As usual, I spent most of September in the Greek islands: Ikaria, Samos and Patmos this year. Look out for new pictures here very soon.
I am very happy to say that my latest book The Woods is now available through Blurb.
The Woods was shot on location over several months in Oxleas Wood, an ancient deciduous forest in London dating back over 8000 years. The book features a selection of large black and white images shot on medium format film.
Two editions are available. The deluxe edition is 12″x12″ and bound in linen with dust jacket and premium endpapers. The 7″x7″ edition, designed to be more compact and affordable, is also a hardcover book with dust jacket. Both editions are printed on high-quality acid-free archival paper, 148 gsm Mohawk Superfine Eggshell Ultrawhite.
Please visit my Blurb bookstore for more details and online ordering.
Here is a preview of The Woods:
I have updated the website with more pictures, new galleries and some layout improvements – check it out at www.douglasmccarthy.co.uk
Following some recent shooting with Ilford FP4+ film, here is an expanded gallery for this ongoing project.
Near my home is Oxleas Wood, one of the few remaining areas of ancient deciduous forest in London, dating back over 8000 years. If at all known today, Oxleas is usually associated with Severndroog Castle, an 18th century folly built to commemorate Sir William James’s conquest of Suvarnadurg fortress in western India. The Wood is much valued by the local community which has, from time to time, been obliged to defend the place from thrusting road builders and politicians.
Away from Severndroog, it’s quite possible to walk for half an hour in Oxleas without encountering another human being. The forest is enveloping and tranquil and it is this mood that I am trying to capture photographically. Dead trees, shadow patterns and leaf cover often fill the frame. There is little colour of note. I had visualised these images in monotone and created a custom preset in Lightroom with a warm cast (rather than straight greyscale) for the conversions from E6 (Provia and Velvia). I will be returning with Ilford FP4+ soon as an experiment in this project’s early stages, but here are some initial results.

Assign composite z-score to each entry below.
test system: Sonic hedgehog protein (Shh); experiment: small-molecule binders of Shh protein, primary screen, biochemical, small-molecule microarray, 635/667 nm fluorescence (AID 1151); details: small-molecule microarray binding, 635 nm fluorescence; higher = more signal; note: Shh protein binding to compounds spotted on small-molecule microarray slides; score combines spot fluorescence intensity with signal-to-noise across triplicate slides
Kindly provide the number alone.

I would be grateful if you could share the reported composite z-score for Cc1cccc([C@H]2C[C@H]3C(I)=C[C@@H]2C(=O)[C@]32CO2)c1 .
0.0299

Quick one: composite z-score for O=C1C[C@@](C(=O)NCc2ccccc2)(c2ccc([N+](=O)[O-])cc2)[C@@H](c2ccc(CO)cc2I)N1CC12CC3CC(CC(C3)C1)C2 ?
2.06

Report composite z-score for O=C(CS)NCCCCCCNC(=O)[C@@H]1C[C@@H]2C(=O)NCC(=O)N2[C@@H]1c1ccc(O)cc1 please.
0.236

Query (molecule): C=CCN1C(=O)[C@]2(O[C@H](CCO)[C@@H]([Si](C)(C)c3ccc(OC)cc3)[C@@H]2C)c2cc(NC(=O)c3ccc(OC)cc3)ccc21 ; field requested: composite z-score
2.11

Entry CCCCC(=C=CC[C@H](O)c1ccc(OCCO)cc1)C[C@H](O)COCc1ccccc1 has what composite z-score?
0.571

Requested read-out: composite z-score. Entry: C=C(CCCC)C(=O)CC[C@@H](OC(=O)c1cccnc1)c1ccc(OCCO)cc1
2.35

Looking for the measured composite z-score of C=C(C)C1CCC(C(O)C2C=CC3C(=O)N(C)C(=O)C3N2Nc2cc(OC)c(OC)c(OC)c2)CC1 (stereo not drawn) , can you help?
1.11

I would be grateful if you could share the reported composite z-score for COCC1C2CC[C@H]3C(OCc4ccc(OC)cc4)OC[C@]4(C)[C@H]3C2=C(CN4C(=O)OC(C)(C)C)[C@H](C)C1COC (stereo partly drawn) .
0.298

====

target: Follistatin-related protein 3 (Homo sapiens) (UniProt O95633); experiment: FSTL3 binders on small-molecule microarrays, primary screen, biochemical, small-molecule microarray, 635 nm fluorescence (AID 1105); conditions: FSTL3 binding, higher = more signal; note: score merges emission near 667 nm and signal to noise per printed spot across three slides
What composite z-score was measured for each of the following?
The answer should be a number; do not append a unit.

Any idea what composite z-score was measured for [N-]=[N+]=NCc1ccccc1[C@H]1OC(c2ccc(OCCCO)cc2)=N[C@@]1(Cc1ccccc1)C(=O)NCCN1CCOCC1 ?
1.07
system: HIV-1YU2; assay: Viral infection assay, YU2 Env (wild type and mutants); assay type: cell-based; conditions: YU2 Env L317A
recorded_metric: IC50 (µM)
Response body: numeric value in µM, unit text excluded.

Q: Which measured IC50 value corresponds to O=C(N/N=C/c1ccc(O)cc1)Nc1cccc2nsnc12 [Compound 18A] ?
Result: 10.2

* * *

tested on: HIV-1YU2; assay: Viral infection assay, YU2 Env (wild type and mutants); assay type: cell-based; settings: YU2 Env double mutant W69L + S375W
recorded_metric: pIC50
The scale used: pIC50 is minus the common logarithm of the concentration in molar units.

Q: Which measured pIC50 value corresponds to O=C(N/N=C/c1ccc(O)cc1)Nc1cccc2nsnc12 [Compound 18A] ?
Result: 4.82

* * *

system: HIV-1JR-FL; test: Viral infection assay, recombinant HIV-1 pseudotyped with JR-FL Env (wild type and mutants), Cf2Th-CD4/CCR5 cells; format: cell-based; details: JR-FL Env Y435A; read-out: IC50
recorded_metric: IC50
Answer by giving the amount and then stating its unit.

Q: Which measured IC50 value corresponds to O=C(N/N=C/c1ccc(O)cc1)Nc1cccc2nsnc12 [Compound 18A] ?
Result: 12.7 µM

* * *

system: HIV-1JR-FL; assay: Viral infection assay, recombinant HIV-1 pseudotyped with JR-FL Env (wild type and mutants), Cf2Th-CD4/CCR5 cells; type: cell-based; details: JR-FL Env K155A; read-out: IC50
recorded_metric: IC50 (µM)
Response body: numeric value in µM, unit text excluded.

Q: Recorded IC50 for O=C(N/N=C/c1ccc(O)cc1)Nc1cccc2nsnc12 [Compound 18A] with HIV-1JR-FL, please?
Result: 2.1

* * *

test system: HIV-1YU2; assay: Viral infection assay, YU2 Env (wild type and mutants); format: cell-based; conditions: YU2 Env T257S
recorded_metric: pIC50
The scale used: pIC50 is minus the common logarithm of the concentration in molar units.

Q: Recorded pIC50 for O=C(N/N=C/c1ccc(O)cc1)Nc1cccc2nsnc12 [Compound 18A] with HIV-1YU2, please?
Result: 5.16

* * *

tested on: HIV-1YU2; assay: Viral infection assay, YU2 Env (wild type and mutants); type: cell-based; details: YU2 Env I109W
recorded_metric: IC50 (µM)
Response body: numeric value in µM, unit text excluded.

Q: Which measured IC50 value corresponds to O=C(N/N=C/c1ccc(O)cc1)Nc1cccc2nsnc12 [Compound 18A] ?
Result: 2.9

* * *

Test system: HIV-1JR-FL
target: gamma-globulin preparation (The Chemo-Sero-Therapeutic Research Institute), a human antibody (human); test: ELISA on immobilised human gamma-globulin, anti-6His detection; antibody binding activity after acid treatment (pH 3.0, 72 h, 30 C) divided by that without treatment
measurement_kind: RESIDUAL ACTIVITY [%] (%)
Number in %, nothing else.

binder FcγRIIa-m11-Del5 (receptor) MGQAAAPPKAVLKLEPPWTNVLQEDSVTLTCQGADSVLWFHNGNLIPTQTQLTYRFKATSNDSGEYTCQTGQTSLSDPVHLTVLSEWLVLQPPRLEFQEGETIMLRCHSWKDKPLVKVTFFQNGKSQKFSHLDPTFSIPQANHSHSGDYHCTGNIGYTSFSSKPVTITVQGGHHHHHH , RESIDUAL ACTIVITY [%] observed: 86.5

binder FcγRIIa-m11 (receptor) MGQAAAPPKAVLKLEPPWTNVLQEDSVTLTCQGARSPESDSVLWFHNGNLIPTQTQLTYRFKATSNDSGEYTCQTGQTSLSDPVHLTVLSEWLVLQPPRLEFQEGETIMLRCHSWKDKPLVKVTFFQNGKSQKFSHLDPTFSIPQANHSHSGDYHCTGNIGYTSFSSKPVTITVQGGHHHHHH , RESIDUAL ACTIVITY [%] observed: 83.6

Last Saturday’s weather was fantastic – sunshine all day – so I picked up Gordon early and headed east to the Thames Estuary.
En route via the A13, we formed a rough plan of action: start at Tilbury then work west along the north side of the Thames to Grays and Rainham. Access to the shore itself is hindered in several places by private industrial sites with no public right of way. Nonetheless, when you can reach the riverside, there’s an interesting blend of footpaths, detritus and nature at the water’s edge.
Walking the Thames on an east-west axis, I often shoot things frontally. I like the stacking effect this creates with walls, buildings and the sky: factories loom up and wall graffiti are mounted on a facing plane. There’s often a pleasing simplicity and symmetry to these compositions.
The Tilbury river wall graffiti are a mixture of mod culture references and melancholy (and often enigmatic) statements, plus the usual less imaginative tagging. Such is the current paranoia of fossil fuel companies, our wanderings attracted the attention of security staff from Tilbury Power Station who thought it necessary to check that we were not a) environmentalists, or b) terrorists. They went away disappointed but probably relieved to briefly escape the CCTV monitors for some fresh air.
Technical notes: these pictures were shot on Fuji Velvia 100 and Provia 400, scanned on an Epson V700. Most were taken hand held using a Mamiya 6.
Spring is finally here – time to get out and start shooting.
I started scanning my own film recently after buying an Epson V700. It’s something I used to do as part of a previous job but I’m a little out of practice. For a start, different films scan differently – obviously. More than anything else, performing colour correction well is proving tricky. I’ve mainly been working with Provia scans (which have come out heavy in purple and magenta) and adjusting things in Lightroom.
Anyway, enough technical talk. I drove down to Grain recently and the sun was in just the right place to shoot a derelict barn that had caught my eye previously. Here are some hand-held shots taken with the Mamiya 6.